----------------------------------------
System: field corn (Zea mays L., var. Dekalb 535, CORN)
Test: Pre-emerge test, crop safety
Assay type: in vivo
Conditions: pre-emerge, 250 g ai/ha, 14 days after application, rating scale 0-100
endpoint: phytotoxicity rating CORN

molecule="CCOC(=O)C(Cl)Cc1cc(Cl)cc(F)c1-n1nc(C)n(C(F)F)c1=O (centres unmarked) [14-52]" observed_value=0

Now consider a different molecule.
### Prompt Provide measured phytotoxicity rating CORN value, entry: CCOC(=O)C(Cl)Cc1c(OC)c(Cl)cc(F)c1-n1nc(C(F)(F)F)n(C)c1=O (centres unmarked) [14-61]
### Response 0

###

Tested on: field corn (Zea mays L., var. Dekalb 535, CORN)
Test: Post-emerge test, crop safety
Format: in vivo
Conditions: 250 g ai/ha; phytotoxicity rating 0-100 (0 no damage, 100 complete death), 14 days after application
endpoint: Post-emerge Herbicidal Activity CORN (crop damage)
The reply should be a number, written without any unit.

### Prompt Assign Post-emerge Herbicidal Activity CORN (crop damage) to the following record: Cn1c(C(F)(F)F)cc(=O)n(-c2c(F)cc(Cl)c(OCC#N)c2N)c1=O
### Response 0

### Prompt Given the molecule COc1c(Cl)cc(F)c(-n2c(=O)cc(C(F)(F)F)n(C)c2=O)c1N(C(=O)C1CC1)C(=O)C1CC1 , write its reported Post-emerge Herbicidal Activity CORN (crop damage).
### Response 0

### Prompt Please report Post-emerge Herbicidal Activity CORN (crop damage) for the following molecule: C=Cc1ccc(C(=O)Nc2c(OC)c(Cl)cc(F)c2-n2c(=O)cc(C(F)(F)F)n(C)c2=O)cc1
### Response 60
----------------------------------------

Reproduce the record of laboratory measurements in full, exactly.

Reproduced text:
System: field corn (Zea mays L., var. Dekalb 535, CORN)
Test: Pre-emerge test, crop safety
Assay type: in vivo
Conditions: pre-emerge, 250 g ai/ha, 14 days after application, rating scale 0-100
endpoint: phytotoxicity rating CORN

molecule="CCOC(=O)C(Cl)Cc1cc(Cl)cc(F)c1-n1nc(C)n(C(F)F)c1=O (centres unmarked) [14-52]" observed_value=0

Now consider a different molecule.
### Prompt Provide measured phytotoxicity rating CORN value, entry: CCOC(=O)C(Cl)Cc1c(OC)c(Cl)cc(F)c1-n1nc(C(F)(F)F)n(C)c1=O (centres unmarked) [14-61]
### Response 0

###

Tested on: field corn (Zea mays L., var. Dekalb 535, CORN)
Test: Post-emerge test, crop safety
Format: in vivo
Conditions: 250 g ai/ha; phytotoxicity rating 0-100 (0 no damage, 100 complete death), 14 days after application
endpoint: Post-emerge Herbicidal Activity CORN (crop damage)
The reply should be a number, written without any unit.

### Prompt Assign Post-emerge Herbicidal Activity CORN (crop damage) to the following record: Cn1c(C(F)(F)F)cc(=O)n(-c2c(F)cc(Cl)c(OCC#N)c2N)c1=O
### Response 0

### Prompt Given the molecule COc1c(Cl)cc(F)c(-n2c(=O)cc(C(F)(F)F)n(C)c2=O)c1N(C(=O)C1CC1)C(=O)C1CC1 , write its reported Post-emerge Herbicidal Activity CORN (crop damage).
### Response 0

### Prompt Please report Post-emerge Herbicidal Activity CORN (crop damage) for the following molecule: C=Cc1ccc(C(=O)Nc2c(OC)c(Cl)cc(F)c2-n2c(=O)cc(C(F)(F)F)n(C)c2=O)cc1
### Response 60